How can prediction models help patients and clinicians? There is a clear demand for easy risk assessment tools as evidenced by the fact that the current PREMM1,2 website has over 1000 users per month. In contrast to breast cancer, awareness of hereditary CRC and genetic counseling referral and predictive testing is still extremely low. Part of this is due to the myriad of diagnostic criteria which are cumbersome to use and do not provide quantitative estimates for the individual patient. While tumor analyses with MSI and IHC is recommended to screen for Lynch Syndrome, the pool of at-risk individuals is far greater than those affected with cancer and includes unaffected individuals in whom close monitoring and aggressive intervention may have benefit. Therefore the PREMM1,2,6 model may be used as an initial screening tool in practice by healthcare providers to determine who needs further genetic assessment. Based on data from this study and a prior population-based cohort, we have shown that a score of >5% may be a reasonable threshold over which referral for further genetic risk assessment should be recommended.14 Once referral for genetic evaluation is made, the specialist can use the PREMM1,2,6 model to obtain gene-specific risk estimates which may be most useful in cases where molecular tumor analyses are unavailable or inconclusive. The gene-specific estimates provided by PREMM1,2,6 can be used with conclusive tumor data to further support the decision to pursue DNA mutation analysis on the single, specific gene. Additionally, in cases where a gene mutation in MLH1, MSH2, or MSH6 is not detected by clinical genetic testing, a high overall PREMM1,2,6 score (≥20%) may warrant consideration for PMS2, MYH, or TACSTD1 testing, in the appropriate clinical scenario. These individuals will merit further study as new gene discoveries related to familial CRC are reported.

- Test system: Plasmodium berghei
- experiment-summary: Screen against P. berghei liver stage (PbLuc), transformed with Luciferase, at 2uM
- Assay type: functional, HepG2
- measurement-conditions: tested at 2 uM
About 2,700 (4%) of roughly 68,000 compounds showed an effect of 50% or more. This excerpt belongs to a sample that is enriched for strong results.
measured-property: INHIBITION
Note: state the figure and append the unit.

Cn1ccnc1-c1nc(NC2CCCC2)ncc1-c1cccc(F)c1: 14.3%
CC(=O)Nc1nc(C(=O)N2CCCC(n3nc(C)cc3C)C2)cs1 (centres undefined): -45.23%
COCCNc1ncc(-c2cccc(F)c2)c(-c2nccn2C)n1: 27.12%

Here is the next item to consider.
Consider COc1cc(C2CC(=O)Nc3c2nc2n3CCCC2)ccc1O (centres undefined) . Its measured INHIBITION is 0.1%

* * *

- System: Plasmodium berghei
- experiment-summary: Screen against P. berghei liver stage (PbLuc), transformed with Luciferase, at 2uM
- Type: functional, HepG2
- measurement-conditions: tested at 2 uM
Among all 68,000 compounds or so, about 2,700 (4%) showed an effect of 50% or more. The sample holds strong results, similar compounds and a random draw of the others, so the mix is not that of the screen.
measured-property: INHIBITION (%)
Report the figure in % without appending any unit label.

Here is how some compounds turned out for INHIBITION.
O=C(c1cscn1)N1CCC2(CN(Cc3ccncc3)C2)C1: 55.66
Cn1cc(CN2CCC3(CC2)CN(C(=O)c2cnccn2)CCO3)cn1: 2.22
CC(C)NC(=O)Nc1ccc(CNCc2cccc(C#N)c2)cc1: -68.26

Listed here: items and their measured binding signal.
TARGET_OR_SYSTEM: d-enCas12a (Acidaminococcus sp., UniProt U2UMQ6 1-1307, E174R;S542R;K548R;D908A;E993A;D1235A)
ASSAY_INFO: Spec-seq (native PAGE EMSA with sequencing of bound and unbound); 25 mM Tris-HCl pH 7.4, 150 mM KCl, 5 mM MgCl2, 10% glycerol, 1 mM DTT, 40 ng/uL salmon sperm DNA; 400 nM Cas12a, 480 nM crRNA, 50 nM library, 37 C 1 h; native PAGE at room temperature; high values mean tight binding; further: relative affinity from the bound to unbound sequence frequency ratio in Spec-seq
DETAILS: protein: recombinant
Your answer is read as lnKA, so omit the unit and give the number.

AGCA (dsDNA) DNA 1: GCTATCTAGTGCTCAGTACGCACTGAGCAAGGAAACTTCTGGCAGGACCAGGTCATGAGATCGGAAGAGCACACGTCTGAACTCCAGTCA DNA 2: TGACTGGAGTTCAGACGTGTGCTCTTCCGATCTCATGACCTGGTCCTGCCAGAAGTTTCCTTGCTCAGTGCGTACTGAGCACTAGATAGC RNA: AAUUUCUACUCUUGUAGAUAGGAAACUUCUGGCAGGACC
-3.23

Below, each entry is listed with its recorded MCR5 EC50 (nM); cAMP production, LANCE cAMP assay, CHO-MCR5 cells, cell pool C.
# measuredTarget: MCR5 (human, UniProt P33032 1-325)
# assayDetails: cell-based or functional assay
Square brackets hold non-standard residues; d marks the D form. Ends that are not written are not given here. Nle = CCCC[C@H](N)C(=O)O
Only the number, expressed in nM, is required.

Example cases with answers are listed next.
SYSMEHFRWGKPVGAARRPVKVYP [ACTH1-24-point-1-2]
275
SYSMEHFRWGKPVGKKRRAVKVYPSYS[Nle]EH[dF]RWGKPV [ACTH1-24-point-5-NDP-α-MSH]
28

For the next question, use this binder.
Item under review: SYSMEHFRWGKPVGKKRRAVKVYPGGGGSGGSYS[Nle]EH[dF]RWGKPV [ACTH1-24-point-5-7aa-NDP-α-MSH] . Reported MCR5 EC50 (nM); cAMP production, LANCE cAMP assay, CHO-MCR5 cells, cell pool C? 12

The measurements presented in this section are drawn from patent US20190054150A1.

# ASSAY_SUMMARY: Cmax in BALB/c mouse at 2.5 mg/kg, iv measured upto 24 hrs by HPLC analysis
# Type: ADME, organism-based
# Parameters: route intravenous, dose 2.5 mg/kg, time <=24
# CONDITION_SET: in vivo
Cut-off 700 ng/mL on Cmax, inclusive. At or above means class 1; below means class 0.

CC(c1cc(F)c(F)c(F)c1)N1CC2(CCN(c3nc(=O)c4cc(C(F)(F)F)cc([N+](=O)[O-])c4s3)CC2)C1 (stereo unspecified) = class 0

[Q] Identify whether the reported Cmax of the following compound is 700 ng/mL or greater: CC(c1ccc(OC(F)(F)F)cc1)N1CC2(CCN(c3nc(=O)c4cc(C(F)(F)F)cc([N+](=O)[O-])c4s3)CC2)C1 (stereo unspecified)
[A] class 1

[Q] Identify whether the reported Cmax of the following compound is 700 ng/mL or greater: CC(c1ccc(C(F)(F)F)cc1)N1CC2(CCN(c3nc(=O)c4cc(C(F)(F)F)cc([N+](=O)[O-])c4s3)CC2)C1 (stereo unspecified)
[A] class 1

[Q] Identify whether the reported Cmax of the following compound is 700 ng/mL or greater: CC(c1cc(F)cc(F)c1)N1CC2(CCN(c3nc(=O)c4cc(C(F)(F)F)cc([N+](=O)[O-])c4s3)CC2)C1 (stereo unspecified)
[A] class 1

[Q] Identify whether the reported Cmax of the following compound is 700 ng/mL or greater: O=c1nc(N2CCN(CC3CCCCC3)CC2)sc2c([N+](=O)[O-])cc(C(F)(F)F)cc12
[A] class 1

In conclusion, the PREMM1,2,6 model provides gene-specific risk estimates for the probability of a mutation in either the MLH1, MSH2 or MSH6 genes and should now be used in place of PREMM1,2. The PREMM1,2,6 model can help individualize cancer risk assessment and help decide for whom germline DNA sequencing is most appropriate. Estimating pretest gene mutation probability is an important initial step in assessing Lynch Syndrome, as the decision to undergo germline testing is complex. The PREMM1,2,6 model can help providers not only identify those patients at-risk but quantify the individual’s gene-specific risk. This information can influence the genetic testing strategy on an individual basis and facilitate the communication process between healthcare provider and patient, allowing for a tailored, personal, and possibly more cost-effective approach in managing genetic evaluation and cancer surveillance.